Iwokrama is no longer receiving money from the British Investment group Canopy Capital after their ecosystem services agreement collapsed.
The United Kingdom-based Canopy Capital signed a ground-breaking agreement in March 2008 with the Iwokrama International Centre (IIC) to purchase the rights to environmental services generated by Iwokrama’s 371,000-hectare rainforest reserve. This had set a precedent for a financial firm betting that the services generated by a living rainforest, would see compensation in international markets. These services include rainfall generation, climate regulation, biodiversity maintenance and water storage.
In 2008, the money received from Canopy Capital amounted to eight per cent of Iwokrama’s revenue stream. The figure for 2009 – US$100,000 – amounted to five per cent of Iwokrama’s revenue stream, with the sum received used to support measurement and valuation of Iwokrama’s ecosystem services.
It is not clear when the agreement lapsed and efforts by Stabroek News to garner an interview with Iwokrama’s CEO, Dane Gobin, on this and other issues over the past weeks have been futile. Gobin, however, told Reuters last December that the agreement with Canopy Capital had lapsed due to the financial crisis and the lack of a global climate treaty that would effectively tax polluters and use the proceeds to pay for environmental projects such as forest management. An official confirmed to Stabroek News that the entity is no longer receiving money from the British group.
Back in 2010, Gobin had told this newspaper that the sums received have been used to improve Iwokrama’s operational, scientific and local community capacity. He would not disclose the amount received. “We always assumed taking the CC deal forward as a basis for a longer term arrangement would be a long haul, given the challenging international financial situation since 2008, and the slow progress of the international climate change negotiations. However, Iwokrama and all of its international partners, including CC, have not been put off and are continuing to work hard (in close collaboration with the Guyana government) to seek a longer term financial arrangement of benefit to the centre and its communities. We are confident that in due course these efforts will succeed. In the meantime, we all have to be patient,” he had said.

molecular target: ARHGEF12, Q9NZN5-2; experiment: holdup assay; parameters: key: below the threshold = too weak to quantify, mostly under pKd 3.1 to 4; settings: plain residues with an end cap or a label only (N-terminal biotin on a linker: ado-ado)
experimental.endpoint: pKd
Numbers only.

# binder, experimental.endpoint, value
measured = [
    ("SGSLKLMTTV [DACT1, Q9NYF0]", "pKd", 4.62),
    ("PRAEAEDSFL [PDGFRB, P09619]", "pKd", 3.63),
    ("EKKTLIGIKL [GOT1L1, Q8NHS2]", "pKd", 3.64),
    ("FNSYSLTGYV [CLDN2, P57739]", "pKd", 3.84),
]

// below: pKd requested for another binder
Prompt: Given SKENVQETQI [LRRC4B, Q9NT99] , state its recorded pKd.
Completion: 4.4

Under the deal, Iwokrama was to receive funding for five years from Canopy Capital to value its climate services. It was envisioned that 90% of investment returns in the long term would go towards sustainably managing this rainforest. Canopy Capital had said that it was simply buying the licence to measure and then value the ecosystem services provided by the Iwokrama Forest for a period of five years by making a guaranteed yearly payment to IIC. As to the question of how Canopy Capital would make money, the company had said that it is exploring various approaches to securing substantial investment in ecosystem services. “In particular, Canopy Capital is looking to market eco-system services through an Ecosystem Service Certificate attached to a ten-year tradable bond, the interest from which will pay for the maintenance of the Iwokrama forest,” it had said.
The Iwokrama forest in central Guyana was set aside in 1989 by the late president Desmond Hoyte for experiments on sustainable forestry and related matters. Over the more than two decades of its existence Iwokrama has struggled to find funding sources and to attract investments.